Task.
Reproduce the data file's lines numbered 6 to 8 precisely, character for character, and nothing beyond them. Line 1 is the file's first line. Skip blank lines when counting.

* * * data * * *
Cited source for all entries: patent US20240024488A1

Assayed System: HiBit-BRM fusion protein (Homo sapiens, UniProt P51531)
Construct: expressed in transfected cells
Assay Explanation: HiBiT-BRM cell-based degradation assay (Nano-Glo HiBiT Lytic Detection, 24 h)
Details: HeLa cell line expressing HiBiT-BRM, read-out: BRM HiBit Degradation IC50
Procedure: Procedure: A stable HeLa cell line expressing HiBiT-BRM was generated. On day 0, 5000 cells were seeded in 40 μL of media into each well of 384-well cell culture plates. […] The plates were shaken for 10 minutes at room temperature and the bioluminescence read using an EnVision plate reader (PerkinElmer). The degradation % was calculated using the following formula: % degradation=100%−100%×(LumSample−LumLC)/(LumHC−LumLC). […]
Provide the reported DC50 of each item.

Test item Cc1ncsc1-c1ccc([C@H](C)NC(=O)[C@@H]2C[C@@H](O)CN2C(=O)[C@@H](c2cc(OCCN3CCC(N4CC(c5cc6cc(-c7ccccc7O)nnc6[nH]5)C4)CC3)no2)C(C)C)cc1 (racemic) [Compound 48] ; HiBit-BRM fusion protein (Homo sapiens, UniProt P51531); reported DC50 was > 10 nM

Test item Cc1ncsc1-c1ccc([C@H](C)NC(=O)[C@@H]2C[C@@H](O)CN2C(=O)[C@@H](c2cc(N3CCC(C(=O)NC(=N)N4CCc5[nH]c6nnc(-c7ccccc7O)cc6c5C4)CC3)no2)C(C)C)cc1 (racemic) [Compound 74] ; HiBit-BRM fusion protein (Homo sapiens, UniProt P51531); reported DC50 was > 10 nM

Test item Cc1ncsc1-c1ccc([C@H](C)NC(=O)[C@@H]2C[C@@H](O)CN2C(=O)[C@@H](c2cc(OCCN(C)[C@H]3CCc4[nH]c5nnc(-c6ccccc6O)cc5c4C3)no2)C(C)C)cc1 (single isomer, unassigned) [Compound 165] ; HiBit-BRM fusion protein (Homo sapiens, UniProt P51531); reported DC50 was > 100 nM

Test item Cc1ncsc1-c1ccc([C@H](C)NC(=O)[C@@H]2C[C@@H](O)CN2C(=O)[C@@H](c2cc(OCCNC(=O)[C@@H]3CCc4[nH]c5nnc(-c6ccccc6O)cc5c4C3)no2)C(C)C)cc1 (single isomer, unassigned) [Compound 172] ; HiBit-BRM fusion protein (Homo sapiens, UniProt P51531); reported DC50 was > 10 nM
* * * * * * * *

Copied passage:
Procedure: Procedure: A stable HeLa cell line expressing HiBiT-BRM was generated. On day 0, 5000 cells were seeded in 40 μL of media into each well of 384-well cell culture plates. […] The plates were shaken for 10 minutes at room temperature and the bioluminescence read using an EnVision plate reader (PerkinElmer). The degradation % was calculated using the following formula: % degradation=100%−100%×(LumSample−LumLC)/(LumHC−LumLC). […]
Provide the reported DC50 of each item.

Test item Cc1ncsc1-c1ccc([C@H](C)NC(=O)[C@@H]2C[C@@H](O)CN2C(=O)[C@@H](c2cc(OCCN3CCC(N4CC(c5cc6cc(-c7ccccc7O)nnc6[nH]5)C4)CC3)no2)C(C)C)cc1 (racemic) [Compound 48] ; HiBit-BRM fusion protein (Homo sapiens, UniProt P51531); reported DC50 was > 10 nM